Clinician Versus Nomogram Predicted Estimates of Kidney Stone Recurrence Risk - Beyond the Abstract

The overall recurrence rate for patients with kidney stones is high, classically estimated at 30-50% at 10 years. However, the rate of recurrence for individuals varies. A patient at higher risk of recurrence may benefit more from preventative dietary and pharmacologic interventions. Conversely, a patient at a lower risk of recurrence might be unnecessarily subjected to preventative interventions or surveillance with their associated side effects. Accurately estimating an individual’s risk of stone recurrence, therefore, affects their clinical care.


Nomograms have been developed to estimate the risk of an individual’s stone recurrence. The most well-validated nomogram is the Recurrence of Kidney Stones (ROKS) nomogram. In this study, we sought to compare clinician estimates to ROKS nomogram estimates of kidney stone recurrence rates. We also assessed how clinicians would treat high and low-risk patients differently.

To this end, we performed a survey of Endourology Society members. We collected demographic information and presented clinicians with 3 clinical vignettes of first-time stone formers and asked for an estimate of kidney stone recurrence risk. We compared their responses to ROKS nomogram estimates. We also asked about their use of nomograms in practice, and how their clinical management would change for high or low-risk patients.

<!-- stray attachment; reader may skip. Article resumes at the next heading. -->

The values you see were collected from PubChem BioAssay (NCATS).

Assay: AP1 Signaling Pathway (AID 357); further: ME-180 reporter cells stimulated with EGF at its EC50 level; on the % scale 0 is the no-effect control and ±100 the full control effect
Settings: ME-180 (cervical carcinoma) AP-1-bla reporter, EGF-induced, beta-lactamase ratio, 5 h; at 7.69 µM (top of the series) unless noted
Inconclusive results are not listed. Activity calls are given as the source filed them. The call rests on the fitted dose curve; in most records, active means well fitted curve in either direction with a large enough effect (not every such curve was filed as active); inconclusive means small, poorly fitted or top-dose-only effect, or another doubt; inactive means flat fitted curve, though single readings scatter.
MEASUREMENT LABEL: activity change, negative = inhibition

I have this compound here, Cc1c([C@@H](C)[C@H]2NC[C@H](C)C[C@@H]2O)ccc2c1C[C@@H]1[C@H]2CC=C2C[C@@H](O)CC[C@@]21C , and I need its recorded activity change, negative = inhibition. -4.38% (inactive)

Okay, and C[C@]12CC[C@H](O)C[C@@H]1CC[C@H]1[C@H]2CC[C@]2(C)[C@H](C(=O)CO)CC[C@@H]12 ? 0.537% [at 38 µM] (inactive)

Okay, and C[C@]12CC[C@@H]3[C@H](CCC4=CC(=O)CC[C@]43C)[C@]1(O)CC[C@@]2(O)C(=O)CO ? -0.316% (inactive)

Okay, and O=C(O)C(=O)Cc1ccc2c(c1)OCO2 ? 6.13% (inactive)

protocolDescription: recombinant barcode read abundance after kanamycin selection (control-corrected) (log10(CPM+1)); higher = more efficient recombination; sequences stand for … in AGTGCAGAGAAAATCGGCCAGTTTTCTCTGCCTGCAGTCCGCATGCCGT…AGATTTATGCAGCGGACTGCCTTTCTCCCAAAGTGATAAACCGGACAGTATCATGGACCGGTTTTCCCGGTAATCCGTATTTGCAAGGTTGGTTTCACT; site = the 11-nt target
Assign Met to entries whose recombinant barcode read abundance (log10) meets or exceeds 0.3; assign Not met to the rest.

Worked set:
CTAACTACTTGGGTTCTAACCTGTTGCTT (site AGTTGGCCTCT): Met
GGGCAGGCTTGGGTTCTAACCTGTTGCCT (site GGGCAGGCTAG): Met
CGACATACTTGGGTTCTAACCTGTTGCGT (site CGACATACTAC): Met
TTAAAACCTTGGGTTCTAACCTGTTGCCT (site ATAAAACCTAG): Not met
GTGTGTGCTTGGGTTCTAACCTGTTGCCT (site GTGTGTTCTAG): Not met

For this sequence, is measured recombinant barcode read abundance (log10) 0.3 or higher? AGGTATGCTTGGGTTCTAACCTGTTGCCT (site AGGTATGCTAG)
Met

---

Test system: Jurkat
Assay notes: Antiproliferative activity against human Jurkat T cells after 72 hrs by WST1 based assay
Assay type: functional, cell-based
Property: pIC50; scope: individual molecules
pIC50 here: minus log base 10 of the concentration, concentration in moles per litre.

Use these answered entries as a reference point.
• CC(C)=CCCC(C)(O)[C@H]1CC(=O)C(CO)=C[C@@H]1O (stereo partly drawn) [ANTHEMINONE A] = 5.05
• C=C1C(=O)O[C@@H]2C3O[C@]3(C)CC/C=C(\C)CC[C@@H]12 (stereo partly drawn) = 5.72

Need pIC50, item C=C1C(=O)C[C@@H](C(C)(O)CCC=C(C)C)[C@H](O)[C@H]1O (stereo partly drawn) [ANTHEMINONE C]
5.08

Our 318 survey responses were mostly Endourology fellowship-trained, with more than half indicating a high proportion of stone disease in their practice. This experienced cohort reported a significantly different estimate of stone recurrence compared to the ROKS nomogram for all three vignettes. Interestingly, while the ROKS nomogram estimates for the three vignettes differed by 71%, the median difference in clinician estimates was only 20%. This shows a narrower range of clinician estimates for recurrence rate and suggests that clinicians have decreased discriminatory ability compared to the ROKS nomogram. Only 5% of respondents used nomograms in practice, mostly due to an opinion that they would not be useful or not knowing of any useful nomograms. Clinicians reported that their workup and preventative treatment would be more intense for patients at a high risk of recurrence.

These findings indicate a discordance between clinician estimates of stone recurrence and the leading available recurrence risk nomogram (ROKS). The discrepancy may be due to the narrower range of estimates provided by clinicians. Our findings indicated that the estimated recurrence risk is important to patient care, as clinicians reported modifying their investigations and surveillance based on a perceived estimate of risk. Integration of recurrence risk nomograms into clinical workflows, such as through direct embedding into electronic health records, is one method to improve clinician use of these tools. Accurate estimation of kidney stone recurrence risk will help clinicians and patients individualize the level of intervention and investigation required, and improve patient care.

Written by: Connor M Forbes, Allison B McCoy, Ryan S Hsi

Department of Urology, Vanderbilt University Medical Center, Nashville, Tennessee, USA., Department of Biomedical Informatics, Vanderbilt University Medical Center, Nashville, Tennessee, USA.

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